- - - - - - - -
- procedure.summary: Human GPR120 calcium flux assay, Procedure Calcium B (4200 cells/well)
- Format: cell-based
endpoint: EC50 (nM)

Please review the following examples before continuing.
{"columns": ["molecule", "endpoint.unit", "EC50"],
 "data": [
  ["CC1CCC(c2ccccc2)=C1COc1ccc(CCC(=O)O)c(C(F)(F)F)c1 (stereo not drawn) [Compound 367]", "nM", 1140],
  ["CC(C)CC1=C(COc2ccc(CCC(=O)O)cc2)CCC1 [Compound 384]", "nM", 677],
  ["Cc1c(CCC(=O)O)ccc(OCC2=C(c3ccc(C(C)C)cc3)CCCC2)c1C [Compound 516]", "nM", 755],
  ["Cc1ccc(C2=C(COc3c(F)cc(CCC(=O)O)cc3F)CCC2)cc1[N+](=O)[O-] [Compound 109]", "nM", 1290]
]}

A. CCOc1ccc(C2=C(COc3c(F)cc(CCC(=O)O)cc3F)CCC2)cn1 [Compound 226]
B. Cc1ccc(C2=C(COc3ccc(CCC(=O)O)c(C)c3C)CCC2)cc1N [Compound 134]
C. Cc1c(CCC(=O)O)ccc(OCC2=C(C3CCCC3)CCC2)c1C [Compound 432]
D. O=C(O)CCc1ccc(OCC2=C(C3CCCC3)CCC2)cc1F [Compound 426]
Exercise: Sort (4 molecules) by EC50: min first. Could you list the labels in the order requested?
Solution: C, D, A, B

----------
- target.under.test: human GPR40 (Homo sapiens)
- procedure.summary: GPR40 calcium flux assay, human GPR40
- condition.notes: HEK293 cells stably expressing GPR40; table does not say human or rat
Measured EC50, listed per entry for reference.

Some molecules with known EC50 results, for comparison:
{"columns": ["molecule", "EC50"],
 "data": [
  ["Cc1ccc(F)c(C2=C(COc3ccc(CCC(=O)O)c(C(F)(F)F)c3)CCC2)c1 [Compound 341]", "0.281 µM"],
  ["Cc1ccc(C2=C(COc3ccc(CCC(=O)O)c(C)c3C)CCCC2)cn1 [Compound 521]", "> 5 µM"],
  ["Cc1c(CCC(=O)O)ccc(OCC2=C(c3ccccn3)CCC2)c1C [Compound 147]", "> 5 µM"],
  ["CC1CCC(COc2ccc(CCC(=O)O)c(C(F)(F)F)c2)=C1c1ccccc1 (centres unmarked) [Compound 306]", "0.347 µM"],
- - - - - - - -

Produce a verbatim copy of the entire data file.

- procedure.summary: Human GPR120 calcium flux assay, Procedure Calcium B (4200 cells/well)
- Format: cell-based
endpoint: EC50 (nM)

Please review the following examples before continuing.
{"columns": ["molecule", "endpoint.unit", "EC50"],
 "data": [
  ["CC1CCC(c2ccccc2)=C1COc1ccc(CCC(=O)O)c(C(F)(F)F)c1 (stereo not drawn) [Compound 367]", "nM", 1140],
  ["CC(C)CC1=C(COc2ccc(CCC(=O)O)cc2)CCC1 [Compound 384]", "nM", 677],
  ["Cc1c(CCC(=O)O)ccc(OCC2=C(c3ccc(C(C)C)cc3)CCCC2)c1C [Compound 516]", "nM", 755],
  ["Cc1ccc(C2=C(COc3c(F)cc(CCC(=O)O)cc3F)CCC2)cc1[N+](=O)[O-] [Compound 109]", "nM", 1290]
]}

A. CCOc1ccc(C2=C(COc3c(F)cc(CCC(=O)O)cc3F)CCC2)cn1 [Compound 226]
B. Cc1ccc(C2=C(COc3ccc(CCC(=O)O)c(C)c3C)CCC2)cc1N [Compound 134]
C. Cc1c(CCC(=O)O)ccc(OCC2=C(C3CCCC3)CCC2)c1C [Compound 432]
D. O=C(O)CCc1ccc(OCC2=C(C3CCCC3)CCC2)cc1F [Compound 426]
Exercise: Sort (4 molecules) by EC50: min first. Could you list the labels in the order requested?
Solution: C, D, A, B

----------
- target.under.test: human GPR40 (Homo sapiens)
- procedure.summary: GPR40 calcium flux assay, human GPR40
- condition.notes: HEK293 cells stably expressing GPR40; table does not say human or rat
Measured EC50, listed per entry for reference.

Some molecules with known EC50 results, for comparison:
{"columns": ["molecule", "EC50"],
 "data": [
  ["Cc1ccc(F)c(C2=C(COc3ccc(CCC(=O)O)c(C(F)(F)F)c3)CCC2)c1 [Compound 341]", "0.281 µM"],
  ["Cc1ccc(C2=C(COc3ccc(CCC(=O)O)c(C)c3C)CCCC2)cn1 [Compound 521]", "> 5 µM"],
  ["Cc1c(CCC(=O)O)ccc(OCC2=C(c3ccccn3)CCC2)c1C [Compound 147]", "> 5 µM"],
  ["CC1CCC(COc2ccc(CCC(=O)O)c(C(F)(F)F)c2)=C1c1ccccc1 (centres unmarked) [Compound 306]", "0.347 µM"],